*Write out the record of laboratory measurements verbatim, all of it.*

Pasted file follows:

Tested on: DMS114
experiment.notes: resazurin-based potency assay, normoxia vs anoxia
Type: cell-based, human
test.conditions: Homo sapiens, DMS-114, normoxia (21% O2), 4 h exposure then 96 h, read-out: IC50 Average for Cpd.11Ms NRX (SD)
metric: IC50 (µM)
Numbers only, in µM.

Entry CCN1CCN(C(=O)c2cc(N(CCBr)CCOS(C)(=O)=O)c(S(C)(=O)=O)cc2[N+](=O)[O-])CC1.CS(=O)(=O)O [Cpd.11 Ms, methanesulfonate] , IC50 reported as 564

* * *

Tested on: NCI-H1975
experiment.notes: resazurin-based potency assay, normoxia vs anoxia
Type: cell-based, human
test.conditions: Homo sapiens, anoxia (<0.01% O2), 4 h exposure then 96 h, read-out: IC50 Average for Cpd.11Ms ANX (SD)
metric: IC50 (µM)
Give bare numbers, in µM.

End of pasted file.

Tested on: DMS114
experiment.notes: resazurin-based potency assay, normoxia vs anoxia
Type: cell-based, human
test.conditions: Homo sapiens, DMS-114, normoxia (21% O2), 4 h exposure then 96 h, read-out: IC50 Average for Cpd.11Ms NRX (SD)
metric: IC50 (µM)
Numbers only, in µM.

Entry CCN1CCN(C(=O)c2cc(N(CCBr)CCOS(C)(=O)=O)c(S(C)(=O)=O)cc2[N+](=O)[O-])CC1.CS(=O)(=O)O [Cpd.11 Ms, methanesulfonate] , IC50 reported as 564

* * *

Tested on: NCI-H1975
experiment.notes: resazurin-based potency assay, normoxia vs anoxia
Type: cell-based, human
test.conditions: Homo sapiens, anoxia (<0.01% O2), 4 h exposure then 96 h, read-out: IC50 Average for Cpd.11Ms ANX (SD)
metric: IC50 (µM)
Give bare numbers, in µM.